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Beach Right Disputes: When the Beach is So Close, Yet So Far Away

Real Estate

Posted in on August 6, 2018

Like many seaside areas of Massachusetts, Dennis has a sought-after beach on Cape Cod Bay. So much so in fact that access to one particular beach area is the subject of three appellate decisions.

The seaside neighborhood in dispute consists of approximately 200 acres, which was developed into residential lots beginning approximately 1903. Generally, the inland property owners seek to confirm rights to access the beach through certain ways and rights to use private portions of the beach. The shorefront property owners seek to protect the beach in front of their homes from such use. The area is registered land, which often invokes different legal analysis than recorded land.

The first appellate decision was published by the Supreme Judicial Court in 2015, and the second and third decisions were published by the Appeals Court on July 27, 2018. In the first case (Hickey I), the SJC determined that certain inland property owners had easement rights to use a way leading to the beach despite the fact that language on the certificates of title for the shorefront properties did not expressly, or through explicit reference, reserve any such easement for the benefit of these inland owners.  The decision was somewhat groundbreaking in that the Court applied a particular easement analysis applicable to recorded land to registered land for the first time. Specifically, the Court allowed an inferential leap between the shorefront certificates of title to the inland certificates, a connection that was not explicitly referenced on the shorefront certificates or those documents specifically referenced therein. The Court concluded that shorefront property owners had a burden to review plans and certificates not directly referenced in their certificates of title because language on documents referenced on the certificate suggested that additional documents may affect their property rights. After making the leap to the additional documents, the shorefront owners would have been aware of easement grants in certificates of title for certain inland property owners.

After the Court confirmed certain inland property owners’ rights to use the access way leading to the beach, the inland owners sought to effectuate the rights settled in Hickey I by constructing a walkway and stairs to access Cape Cod Bay and by confirming the scope of their beach rights. The inland owners prevailed in arguing that the shorefront owners lacked standing to appeal a conservation decision granting them authority to construct a walkway. However, the shorefront owners have another appeal pending that could affect authority to construct the walkway. Additionally, shorefront owners prevailed in the second Appeals Court case, where inland owners were found not to have private rights to use the beach in front of the seaside lots.

As to the walkway, the Appeals Court determined that shared easement rights do not automatically grant standing to one easement holder to challenge the attempts of another to improve the easement through appealing a conservation decision. Specifically, shared easement holders can only challenge a conservation project through allegations that they have wetland-related concerns that are within the zone of interest protected by wetlands law.  The court concluded that the damages alleged by the shorefront owners concerned the scope of the easement, a concern that was not implicated in conservation decisions. Accordingly, the shorefront conservation appeal was properly dismissed.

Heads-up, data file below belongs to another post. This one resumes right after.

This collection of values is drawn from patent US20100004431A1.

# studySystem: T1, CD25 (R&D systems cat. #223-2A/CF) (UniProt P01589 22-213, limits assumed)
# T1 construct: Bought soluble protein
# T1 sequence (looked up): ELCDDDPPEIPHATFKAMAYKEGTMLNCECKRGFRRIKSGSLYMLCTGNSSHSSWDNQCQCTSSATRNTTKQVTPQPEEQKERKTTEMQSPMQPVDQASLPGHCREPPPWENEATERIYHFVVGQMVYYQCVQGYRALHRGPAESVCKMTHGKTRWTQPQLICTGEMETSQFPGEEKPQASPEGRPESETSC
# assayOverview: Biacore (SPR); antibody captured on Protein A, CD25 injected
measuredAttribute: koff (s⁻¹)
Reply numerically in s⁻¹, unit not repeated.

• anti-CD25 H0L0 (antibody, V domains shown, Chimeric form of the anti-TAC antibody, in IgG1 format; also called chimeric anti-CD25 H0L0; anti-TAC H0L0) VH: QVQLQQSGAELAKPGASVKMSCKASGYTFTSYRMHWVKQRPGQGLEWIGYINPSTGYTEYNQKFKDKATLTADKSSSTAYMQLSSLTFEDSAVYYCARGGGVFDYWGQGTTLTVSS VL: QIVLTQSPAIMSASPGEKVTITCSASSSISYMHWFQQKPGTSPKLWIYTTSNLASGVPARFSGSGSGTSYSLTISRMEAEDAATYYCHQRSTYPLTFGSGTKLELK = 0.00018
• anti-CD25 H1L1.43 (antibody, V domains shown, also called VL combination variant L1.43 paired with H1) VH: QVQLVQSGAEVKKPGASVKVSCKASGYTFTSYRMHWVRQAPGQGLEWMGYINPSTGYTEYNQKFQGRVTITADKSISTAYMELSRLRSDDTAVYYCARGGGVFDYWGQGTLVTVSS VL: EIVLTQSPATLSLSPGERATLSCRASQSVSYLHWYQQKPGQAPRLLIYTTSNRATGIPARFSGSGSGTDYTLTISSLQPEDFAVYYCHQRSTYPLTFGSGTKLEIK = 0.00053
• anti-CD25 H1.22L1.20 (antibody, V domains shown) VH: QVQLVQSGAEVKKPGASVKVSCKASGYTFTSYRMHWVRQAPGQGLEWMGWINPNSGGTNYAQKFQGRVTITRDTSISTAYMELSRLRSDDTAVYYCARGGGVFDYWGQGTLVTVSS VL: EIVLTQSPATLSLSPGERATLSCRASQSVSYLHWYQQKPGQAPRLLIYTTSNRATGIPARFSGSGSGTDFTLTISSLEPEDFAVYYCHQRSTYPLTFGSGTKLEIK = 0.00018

This victory is limited by the shorefront owners’ other avenues available to challenge the proposed project and because the Appeals Court also concluded, on the same day, that even after the inland owners reach the beach, they have no special rights to use the intertidal beach area that lies seaward of the shorefront lots beyond those of the general public.  Massachusetts is in the minority of seaside states that allow private ownership of intertidal beach areas.  Such ownership is limited by reserved public rights generally known as fishing, fowling and navigation. The inland plaintiffs sought to confirm that they have rights to use this beach area beyond those reserved for the public. Applying the analysis in Hickey I, the Appeals Court rejected this argument because language on the applicable certificates of title would not have given any indication the inland property owners had such rights. Although not decided in the case, the court left open the possibility that inland owners may have full beach rights to the area of land that follows the trajectory of the access way in which they were found to have rights in Hickey I.

It can be a long, granular, and uncertain path to enjoy private Massachusetts beaches as an inland property owner, and it can be an expensive component of seaside ownership to protect private beach rights granted with ownership of the land. If you own or are purchasing property in a seaside development, please contact one of the Real Estate attorneys at Baker, Braverman & Barbadoro, P.C. to get the expert legal advice you need. Kimberly Kroha.